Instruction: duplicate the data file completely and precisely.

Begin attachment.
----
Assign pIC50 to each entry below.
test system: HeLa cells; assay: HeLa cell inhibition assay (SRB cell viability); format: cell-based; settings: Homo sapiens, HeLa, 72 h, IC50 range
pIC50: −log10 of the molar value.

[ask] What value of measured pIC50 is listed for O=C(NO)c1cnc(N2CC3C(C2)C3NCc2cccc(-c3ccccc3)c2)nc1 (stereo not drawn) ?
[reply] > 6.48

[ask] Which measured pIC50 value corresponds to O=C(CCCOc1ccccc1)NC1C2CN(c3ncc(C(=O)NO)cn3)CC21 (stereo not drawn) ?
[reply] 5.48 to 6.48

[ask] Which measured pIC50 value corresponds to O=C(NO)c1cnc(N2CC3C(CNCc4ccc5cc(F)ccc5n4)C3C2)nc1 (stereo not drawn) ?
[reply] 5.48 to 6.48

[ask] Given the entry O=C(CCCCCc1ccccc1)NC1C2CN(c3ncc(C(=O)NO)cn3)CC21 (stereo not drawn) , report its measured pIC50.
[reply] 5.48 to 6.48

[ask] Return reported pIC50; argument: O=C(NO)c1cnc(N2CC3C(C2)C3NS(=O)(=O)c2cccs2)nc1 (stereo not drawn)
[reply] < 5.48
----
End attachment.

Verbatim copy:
Assign pIC50 to each entry below.
test system: HeLa cells; assay: HeLa cell inhibition assay (SRB cell viability); format: cell-based; settings: Homo sapiens, HeLa, 72 h, IC50 range
pIC50: −log10 of the molar value.

[ask] What value of measured pIC50 is listed for O=C(NO)c1cnc(N2CC3C(C2)C3NCc2cccc(-c3ccccc3)c2)nc1 (stereo not drawn) ?
[reply] > 6.48

[ask] Which measured pIC50 value corresponds to O=C(CCCOc1ccccc1)NC1C2CN(c3ncc(C(=O)NO)cn3)CC21 (stereo not drawn) ?
[reply] 5.48 to 6.48

[ask] Which measured pIC50 value corresponds to O=C(NO)c1cnc(N2CC3C(CNCc4ccc5cc(F)ccc5n4)C3C2)nc1 (stereo not drawn) ?
[reply] 5.48 to 6.48

[ask] Given the entry O=C(CCCCCc1ccccc1)NC1C2CN(c3ncc(C(=O)NO)cn3)CC21 (stereo not drawn) , report its measured pIC50.
[reply] 5.48 to 6.48

[ask] Return reported pIC50; argument: O=C(NO)c1cnc(N2CC3C(C2)C3NS(=O)(=O)c2cccs2)nc1 (stereo not drawn)
[reply] < 5.48